Elsewhere on this site I have suggested that it may be that Marxist (or perhaps, Marx-inspired) Revolution in Capitalist countries was prevented by the adoption of social democratic ameliorative measures by Capitalist classes. The bosses were allowed to make money but a significant amount of their profits were redistributed.
Fast forward to the 1970s. It was clear this redistributionist model was not working in the UK. The evidence of this was the almost continuous trades union activity that was reducing productivity and profits. The Capitalist class were losing interest in maintaining their cooperation. Furthermore, without profitability, there were not the resources available for redistribution. Of course, the strikes also hid the sheer incompetence of much of British management of the time.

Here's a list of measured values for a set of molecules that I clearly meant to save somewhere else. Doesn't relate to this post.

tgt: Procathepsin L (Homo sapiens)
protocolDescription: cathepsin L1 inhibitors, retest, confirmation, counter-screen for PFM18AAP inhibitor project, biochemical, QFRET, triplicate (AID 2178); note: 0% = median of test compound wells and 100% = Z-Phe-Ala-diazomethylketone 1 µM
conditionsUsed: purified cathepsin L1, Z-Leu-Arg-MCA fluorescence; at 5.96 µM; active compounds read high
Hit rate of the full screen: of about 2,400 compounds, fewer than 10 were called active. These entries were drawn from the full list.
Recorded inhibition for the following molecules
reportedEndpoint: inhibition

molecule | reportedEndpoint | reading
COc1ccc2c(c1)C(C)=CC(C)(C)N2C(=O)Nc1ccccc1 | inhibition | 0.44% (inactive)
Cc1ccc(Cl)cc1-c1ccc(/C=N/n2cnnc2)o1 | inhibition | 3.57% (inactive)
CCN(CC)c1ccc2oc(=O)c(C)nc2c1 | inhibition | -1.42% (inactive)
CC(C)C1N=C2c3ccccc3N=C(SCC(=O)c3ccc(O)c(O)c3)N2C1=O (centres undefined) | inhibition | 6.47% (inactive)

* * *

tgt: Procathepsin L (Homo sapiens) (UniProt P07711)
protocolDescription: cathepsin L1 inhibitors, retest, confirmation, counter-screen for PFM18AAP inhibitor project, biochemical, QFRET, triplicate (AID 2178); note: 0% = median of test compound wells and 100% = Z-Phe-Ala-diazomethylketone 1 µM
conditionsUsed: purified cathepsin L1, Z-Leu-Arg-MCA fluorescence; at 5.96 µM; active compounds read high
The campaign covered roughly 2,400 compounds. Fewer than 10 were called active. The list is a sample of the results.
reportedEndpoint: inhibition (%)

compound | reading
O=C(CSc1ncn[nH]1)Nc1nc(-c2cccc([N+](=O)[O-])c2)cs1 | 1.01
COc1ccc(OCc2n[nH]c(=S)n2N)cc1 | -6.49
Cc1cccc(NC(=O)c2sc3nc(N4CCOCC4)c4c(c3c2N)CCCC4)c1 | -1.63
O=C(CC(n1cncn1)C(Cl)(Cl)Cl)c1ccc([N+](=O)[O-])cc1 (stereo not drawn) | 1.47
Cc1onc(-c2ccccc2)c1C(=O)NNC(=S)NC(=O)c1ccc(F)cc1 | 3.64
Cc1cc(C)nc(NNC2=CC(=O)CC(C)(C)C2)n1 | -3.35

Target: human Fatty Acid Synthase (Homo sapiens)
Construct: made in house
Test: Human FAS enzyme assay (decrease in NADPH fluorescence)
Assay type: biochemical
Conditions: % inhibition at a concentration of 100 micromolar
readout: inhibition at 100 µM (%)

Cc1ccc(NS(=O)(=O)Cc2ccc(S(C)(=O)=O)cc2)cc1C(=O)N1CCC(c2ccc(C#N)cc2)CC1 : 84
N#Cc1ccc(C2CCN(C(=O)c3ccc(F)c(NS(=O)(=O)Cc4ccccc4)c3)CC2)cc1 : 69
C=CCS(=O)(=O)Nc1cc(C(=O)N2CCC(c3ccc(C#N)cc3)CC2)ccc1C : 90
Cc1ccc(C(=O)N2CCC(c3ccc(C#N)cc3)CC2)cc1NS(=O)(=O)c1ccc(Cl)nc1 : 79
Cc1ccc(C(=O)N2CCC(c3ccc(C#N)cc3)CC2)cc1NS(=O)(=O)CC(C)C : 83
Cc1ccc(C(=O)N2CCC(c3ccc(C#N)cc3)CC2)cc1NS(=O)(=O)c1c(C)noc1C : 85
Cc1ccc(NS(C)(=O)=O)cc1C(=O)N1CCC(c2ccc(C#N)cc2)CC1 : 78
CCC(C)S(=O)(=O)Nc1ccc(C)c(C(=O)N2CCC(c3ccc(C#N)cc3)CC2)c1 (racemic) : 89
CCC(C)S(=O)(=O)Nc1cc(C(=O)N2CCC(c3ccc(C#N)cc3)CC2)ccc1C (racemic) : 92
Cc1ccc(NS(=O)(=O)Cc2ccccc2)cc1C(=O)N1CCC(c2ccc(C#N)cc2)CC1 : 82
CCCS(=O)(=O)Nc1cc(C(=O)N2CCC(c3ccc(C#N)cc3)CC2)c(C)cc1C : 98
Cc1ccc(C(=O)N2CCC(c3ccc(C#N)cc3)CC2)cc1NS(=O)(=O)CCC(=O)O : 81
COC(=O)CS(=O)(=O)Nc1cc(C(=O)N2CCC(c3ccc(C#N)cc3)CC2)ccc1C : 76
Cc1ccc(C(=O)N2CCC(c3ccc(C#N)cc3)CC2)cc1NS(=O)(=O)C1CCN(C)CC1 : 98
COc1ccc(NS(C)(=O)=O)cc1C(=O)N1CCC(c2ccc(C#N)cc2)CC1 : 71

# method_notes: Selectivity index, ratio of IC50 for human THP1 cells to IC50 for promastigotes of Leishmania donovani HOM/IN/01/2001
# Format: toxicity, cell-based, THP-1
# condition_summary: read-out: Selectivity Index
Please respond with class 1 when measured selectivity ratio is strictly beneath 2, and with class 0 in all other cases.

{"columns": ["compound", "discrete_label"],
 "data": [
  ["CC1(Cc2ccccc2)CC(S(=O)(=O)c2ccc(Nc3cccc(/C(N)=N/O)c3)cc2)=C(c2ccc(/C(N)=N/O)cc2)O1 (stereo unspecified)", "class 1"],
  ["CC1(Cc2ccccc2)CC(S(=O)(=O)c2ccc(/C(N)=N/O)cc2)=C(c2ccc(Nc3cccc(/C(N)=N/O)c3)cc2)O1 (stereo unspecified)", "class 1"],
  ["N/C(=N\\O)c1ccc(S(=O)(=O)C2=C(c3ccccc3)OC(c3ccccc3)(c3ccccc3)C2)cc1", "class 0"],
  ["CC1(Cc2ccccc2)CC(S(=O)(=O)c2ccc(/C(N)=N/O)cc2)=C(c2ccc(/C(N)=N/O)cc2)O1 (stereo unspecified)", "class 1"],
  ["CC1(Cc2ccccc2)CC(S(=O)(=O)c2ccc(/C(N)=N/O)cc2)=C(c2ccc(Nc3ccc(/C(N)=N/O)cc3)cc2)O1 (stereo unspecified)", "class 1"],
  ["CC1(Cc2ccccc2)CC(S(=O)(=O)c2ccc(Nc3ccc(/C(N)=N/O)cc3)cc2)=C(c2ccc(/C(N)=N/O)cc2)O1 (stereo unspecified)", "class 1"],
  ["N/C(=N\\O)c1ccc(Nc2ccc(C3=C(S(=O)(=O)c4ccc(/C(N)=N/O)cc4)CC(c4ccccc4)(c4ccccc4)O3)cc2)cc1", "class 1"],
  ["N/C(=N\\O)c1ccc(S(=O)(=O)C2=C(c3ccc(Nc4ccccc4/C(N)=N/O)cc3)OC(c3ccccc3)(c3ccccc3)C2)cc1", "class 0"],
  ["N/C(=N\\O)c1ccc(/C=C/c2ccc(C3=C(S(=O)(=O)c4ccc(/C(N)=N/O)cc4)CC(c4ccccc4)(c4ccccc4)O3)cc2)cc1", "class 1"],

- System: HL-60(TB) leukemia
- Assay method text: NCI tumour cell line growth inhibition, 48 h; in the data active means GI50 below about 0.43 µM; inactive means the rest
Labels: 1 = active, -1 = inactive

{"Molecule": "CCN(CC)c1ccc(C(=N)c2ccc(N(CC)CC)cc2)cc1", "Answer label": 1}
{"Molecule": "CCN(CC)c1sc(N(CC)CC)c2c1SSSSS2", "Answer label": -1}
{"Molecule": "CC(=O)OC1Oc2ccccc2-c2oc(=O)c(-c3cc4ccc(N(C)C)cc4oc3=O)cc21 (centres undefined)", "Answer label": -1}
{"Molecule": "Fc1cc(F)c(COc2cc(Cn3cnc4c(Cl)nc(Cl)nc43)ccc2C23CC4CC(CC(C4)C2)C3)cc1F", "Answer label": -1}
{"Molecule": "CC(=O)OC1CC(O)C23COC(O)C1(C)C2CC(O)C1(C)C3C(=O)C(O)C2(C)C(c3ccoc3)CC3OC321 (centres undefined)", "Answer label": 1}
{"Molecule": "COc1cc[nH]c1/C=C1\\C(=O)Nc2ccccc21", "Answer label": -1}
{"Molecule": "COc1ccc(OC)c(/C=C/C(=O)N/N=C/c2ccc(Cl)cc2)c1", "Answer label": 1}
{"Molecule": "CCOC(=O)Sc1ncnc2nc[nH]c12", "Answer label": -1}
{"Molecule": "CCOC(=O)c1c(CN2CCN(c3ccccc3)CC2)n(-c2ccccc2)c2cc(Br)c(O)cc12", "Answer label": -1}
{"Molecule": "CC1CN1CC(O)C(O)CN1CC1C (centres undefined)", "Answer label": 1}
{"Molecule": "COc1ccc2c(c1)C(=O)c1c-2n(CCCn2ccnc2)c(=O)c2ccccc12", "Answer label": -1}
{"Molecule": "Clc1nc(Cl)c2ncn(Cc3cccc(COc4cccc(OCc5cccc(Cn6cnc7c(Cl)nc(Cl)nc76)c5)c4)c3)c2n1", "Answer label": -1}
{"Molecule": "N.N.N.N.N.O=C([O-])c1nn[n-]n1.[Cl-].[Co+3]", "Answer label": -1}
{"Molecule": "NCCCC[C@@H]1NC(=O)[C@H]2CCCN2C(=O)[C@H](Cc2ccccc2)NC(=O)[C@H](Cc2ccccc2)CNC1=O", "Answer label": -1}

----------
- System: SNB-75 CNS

This analysis allows for a different take on Mrs Thatcher. Viewed in this light her vision of a property owning and share holding democracy might be seen an attempt at another solution to the challenge posed by Marx. Instead of a redistributionist Capitalism overseen by a powerful State, she tried a populist Capitalism where everyone would be a Capitalist. This would reduce the role of the State and free enterprise to be more profitable but everyone would benefit.
It didn't work of course, and it is not clear how long the vision lasted. By the time she left office the USSR had fallen, Socialism appeared defeated and triumphal Capitalism had less interest in 'appeasing' the working class.